CASABLANCA – Morocco’s King Mohammed VI pardoned Tuesday 755 people on the occasion of the religious holiday of Eid Al Fitr, including 107 activists detained during protests in both Al Hoceima and Jerada regions.
Among those pardoned, 11 people convicted in cases of extremism and terrorism who took part in the third edition of the "Reconciliation" programme (Moussalaha), which responds to requests for pardon that these detainees submit to the King, after having officially announced their rejection of all forms of extremism and terrorism, as well as their firm attachment to the nation’s constants and sacraments and to national institutions, said the ministry of justice in a statement.
The ministry said that the King pardoned 107 convicted activists, who did not commit crimes and serious acts in the protests in Al Hoceima and Jerada regions, on human grounds.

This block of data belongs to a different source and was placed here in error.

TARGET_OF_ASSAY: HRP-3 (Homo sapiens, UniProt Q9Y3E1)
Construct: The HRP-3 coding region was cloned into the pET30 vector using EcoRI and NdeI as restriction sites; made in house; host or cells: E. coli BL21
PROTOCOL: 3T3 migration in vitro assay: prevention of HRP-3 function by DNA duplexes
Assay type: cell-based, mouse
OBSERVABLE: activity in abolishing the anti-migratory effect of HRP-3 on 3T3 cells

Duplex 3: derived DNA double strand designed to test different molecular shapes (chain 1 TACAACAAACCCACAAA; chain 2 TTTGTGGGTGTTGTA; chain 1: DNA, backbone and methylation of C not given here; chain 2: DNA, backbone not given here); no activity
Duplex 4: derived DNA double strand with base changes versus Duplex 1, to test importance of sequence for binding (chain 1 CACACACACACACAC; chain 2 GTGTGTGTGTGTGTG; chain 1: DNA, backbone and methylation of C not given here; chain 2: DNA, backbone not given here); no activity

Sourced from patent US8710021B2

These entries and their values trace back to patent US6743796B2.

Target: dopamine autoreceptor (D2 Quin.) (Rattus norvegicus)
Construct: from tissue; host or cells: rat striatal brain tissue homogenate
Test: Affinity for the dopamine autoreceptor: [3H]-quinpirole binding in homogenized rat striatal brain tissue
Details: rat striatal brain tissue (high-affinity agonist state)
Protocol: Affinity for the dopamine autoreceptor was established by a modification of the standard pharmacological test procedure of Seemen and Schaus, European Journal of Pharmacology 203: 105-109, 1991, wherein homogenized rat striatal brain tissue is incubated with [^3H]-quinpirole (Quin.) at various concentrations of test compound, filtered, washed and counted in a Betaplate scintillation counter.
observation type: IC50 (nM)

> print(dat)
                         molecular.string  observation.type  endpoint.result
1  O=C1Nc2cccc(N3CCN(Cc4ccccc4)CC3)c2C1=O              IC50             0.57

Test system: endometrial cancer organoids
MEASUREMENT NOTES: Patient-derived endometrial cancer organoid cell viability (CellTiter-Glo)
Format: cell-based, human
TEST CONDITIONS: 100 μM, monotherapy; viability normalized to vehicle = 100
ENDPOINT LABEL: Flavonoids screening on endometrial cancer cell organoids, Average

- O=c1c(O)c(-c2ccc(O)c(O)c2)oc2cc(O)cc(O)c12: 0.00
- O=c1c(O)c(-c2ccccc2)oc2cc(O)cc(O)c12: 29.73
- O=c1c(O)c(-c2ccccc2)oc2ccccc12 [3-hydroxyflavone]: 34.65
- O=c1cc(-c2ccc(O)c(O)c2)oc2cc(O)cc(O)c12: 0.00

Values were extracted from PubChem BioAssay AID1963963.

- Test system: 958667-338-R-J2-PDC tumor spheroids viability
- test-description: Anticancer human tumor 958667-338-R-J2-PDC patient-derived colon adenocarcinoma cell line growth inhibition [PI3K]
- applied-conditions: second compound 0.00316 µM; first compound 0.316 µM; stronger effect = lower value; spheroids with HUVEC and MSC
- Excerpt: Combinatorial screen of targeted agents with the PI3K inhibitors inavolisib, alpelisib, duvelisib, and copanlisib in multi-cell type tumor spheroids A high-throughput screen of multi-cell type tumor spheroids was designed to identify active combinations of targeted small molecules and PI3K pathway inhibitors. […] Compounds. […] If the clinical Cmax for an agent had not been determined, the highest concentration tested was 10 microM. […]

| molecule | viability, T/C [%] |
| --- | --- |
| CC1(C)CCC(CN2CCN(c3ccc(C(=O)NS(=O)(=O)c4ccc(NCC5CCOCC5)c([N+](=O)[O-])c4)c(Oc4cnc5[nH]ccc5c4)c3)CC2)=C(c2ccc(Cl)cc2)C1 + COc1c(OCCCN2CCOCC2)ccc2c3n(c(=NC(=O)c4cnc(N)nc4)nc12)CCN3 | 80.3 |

In late 2017, protesters in the northeastern city of Jerada demanded “strong” measures, including the creation of 5,000 jobs and an investigation to determine those responsible for the economic problems of the city after the death of two brothers in an abandoned coal mine.
Protests in Jerada came more than a year after the gruesome death of fishmonger Mouhcine Fikri, which sparked a grass-roots effort called al-Hirak al-Shaabi (Popular Movement) led by jailed Nasser Zefzafi in Al Hoceima, demanding social justice, jobs and health care.
King Mohammed VI slammed the government for failing to implement a development programme signed in 2015 for Al Hoceima.